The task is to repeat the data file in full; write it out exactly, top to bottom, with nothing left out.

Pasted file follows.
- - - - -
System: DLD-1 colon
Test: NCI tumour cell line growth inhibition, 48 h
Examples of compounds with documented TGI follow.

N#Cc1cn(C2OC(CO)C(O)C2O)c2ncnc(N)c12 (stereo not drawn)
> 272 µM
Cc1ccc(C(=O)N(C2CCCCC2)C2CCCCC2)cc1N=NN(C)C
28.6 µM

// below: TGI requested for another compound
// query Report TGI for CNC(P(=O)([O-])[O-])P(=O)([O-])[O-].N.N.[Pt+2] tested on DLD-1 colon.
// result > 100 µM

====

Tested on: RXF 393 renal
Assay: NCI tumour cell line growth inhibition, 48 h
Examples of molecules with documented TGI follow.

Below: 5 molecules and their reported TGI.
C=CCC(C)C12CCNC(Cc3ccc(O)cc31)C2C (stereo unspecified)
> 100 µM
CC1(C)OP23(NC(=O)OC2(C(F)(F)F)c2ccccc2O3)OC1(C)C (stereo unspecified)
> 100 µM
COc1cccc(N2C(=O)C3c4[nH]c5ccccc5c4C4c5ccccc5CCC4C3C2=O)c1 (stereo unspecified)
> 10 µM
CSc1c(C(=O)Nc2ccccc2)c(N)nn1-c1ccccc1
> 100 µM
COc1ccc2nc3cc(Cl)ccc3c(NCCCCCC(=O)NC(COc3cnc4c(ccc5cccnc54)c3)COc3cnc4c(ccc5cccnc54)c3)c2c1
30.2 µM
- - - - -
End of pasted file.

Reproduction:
System: DLD-1 colon
Test: NCI tumour cell line growth inhibition, 48 h
Examples of compounds with documented TGI follow.

N#Cc1cn(C2OC(CO)C(O)C2O)c2ncnc(N)c12 (stereo not drawn)
> 272 µM
Cc1ccc(C(=O)N(C2CCCCC2)C2CCCCC2)cc1N=NN(C)C
28.6 µM

// below: TGI requested for another compound
// query Report TGI for CNC(P(=O)([O-])[O-])P(=O)([O-])[O-].N.N.[Pt+2] tested on DLD-1 colon.
// result > 100 µM

====

Tested on: RXF 393 renal
Assay: NCI tumour cell line growth inhibition, 48 h
Examples of molecules with documented TGI follow.

Below: 5 molecules and their reported TGI.
C=CCC(C)C12CCNC(Cc3ccc(O)cc31)C2C (stereo unspecified)
> 100 µM
CC1(C)OP23(NC(=O)OC2(C(F)(F)F)c2ccccc2O3)OC1(C)C (stereo unspecified)
> 100 µM
COc1cccc(N2C(=O)C3c4[nH]c5ccccc5c4C4c5ccccc5CCC4C3C2=O)c1 (stereo unspecified)
> 10 µM
CSc1c(C(=O)Nc2ccccc2)c(N)nn1-c1ccccc1
> 100 µM
COc1ccc2nc3cc(Cl)ccc3c(NCCCCCC(=O)NC(COc3cnc4c(ccc5cccnc54)c3)COc3cnc4c(ccc5cccnc54)c3)c2c1
30.2 µM